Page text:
Best Ohio Wage Theft Attorney Answer: Should I be paid when I’m on call? How long do I have to sue my boss for not paying me overtime wages after I stop working? Can I still sue for my overtime pay?
If you have ever purchased or had food in your refrigerator from the grocery store, you may be familiar with the term, “expiration” or “sell by” date. The expiration date is essentially the last day food can be eaten safely without fear of it spoiling and the sell by date does essentially the same thing. Different foods have different expiration and sell by dates, and what some people may not realize is that in some cases, food can still be eaten past the sell by date. One thing that many people may not realize is that their potential claim is governed by a similar concept known as the statute of limitations. The statute of limitations is the amount of time that an individual has to either notify or file a law suit against someone. If you fail to notify of file a law suit within the statute of limitations, you will lose your right to sue for that particular claim. While our employment lawyers have blogged on different statute of limitations before, (Wage & Overtime Claims: Court of Appeals Rejects Employer Contract Shortening Statute Of Limitations For Wage Claims; New Clarification on 90-Day Statutes of Limitations Contained in EEOC Right to Sue Letters), this wage and hour attorneys‘ blog will focus more on claims under the Fair Labor Standards Act (“FLSA“).
Just like different fruits have different expiration dates, different claims under the FLSA can have differing statute of limitations. While generally the statute of limitations for FLSA claims is a two year look back period, but if there is a willful violation of the FLSA, this is extended to three years. Essentially, each pay period is its own violation and you have the two or three years to look back and recover for your employer’s failure to pay you minimum wages or overtime. As each week passes, one week drops off the back end if you had worked at the job for over the two or three years at issue. However, if you only worked at the employer for say six months, you would have a year and a half to file a wage and hour lawsuit before pay periods would start dropping off the back end of the two year statute of limitations or two and half years to file under the three year willful violation statute of limitations.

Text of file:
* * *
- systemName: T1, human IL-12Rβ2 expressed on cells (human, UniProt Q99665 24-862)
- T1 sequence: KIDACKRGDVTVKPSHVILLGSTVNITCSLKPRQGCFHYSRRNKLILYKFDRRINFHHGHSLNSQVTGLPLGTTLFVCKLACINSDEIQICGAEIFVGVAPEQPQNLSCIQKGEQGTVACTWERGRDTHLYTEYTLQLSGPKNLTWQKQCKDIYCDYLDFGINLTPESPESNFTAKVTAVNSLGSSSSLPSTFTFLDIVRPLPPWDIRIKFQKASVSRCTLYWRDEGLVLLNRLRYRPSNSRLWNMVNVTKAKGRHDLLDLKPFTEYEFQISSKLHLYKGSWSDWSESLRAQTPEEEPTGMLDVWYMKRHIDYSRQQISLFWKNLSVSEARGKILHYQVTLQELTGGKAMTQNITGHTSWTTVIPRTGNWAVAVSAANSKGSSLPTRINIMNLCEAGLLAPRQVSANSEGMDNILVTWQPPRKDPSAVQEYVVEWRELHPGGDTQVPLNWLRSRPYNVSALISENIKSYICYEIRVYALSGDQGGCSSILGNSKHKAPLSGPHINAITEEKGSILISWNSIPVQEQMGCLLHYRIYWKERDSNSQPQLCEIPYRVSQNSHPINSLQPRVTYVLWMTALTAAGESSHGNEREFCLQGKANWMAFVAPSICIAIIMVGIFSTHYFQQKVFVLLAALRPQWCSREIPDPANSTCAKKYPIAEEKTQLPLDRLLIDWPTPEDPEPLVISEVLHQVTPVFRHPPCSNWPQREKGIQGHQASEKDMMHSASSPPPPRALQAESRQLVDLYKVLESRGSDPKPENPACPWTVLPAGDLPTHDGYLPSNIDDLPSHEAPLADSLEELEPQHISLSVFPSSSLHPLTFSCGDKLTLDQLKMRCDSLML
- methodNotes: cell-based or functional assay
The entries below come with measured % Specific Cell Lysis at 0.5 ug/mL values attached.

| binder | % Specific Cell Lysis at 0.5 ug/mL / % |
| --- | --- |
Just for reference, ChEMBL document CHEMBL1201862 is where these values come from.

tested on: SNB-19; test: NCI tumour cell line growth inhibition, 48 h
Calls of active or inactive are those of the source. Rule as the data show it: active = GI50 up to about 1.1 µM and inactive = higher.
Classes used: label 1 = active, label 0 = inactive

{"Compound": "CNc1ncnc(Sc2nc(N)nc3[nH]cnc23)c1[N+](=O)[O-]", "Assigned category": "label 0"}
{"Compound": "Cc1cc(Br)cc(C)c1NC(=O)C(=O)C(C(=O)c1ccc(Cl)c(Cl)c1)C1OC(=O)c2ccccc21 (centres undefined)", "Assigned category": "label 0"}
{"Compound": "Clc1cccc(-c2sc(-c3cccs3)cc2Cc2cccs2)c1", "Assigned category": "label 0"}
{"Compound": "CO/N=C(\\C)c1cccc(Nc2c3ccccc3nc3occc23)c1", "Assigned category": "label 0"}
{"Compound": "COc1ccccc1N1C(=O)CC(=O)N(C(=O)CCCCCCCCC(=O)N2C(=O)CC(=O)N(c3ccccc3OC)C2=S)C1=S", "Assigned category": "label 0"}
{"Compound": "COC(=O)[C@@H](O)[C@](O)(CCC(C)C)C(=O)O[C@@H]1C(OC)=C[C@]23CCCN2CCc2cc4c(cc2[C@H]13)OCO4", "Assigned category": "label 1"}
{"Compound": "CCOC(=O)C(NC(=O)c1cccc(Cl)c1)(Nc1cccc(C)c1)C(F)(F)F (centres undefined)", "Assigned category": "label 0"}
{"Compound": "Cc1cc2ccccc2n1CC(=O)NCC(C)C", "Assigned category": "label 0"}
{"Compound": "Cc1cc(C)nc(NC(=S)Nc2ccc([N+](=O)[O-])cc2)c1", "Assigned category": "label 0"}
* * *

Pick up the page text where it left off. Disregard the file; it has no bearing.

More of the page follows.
To prove an employer willfully violated, you must show that the employer affirmatively knew it was violating the FLSA or that it was acting with ‘reckless disregard’ of the FLSA. In Kordobler v. DNC Parks & Resorts at Sequoia, the U.S. District Court, E.D. California dealt with the issue of which statute of limitations would apply. Martin Kordobler worked for DNC Parks & Resorts as a mechanic. During his time there, he and other mechanics were required to work a certain amount of shifts on an on-call basis, in order to respond to any emergencies that may arise at the resort. Mechanics would be on call between 14 and 16 hours, were required to stay within two miles of the resort, were required to respond to calls within 15 minutes, and would regularly be called for technical and service advice. Despite having to follow all these rules, the mechanics were not paid unless they actually completed work orders. Martin eventually sued DNC Parks & Recreation under the FLSA for failing to pay minimum wages and overtime wages for the on-call work.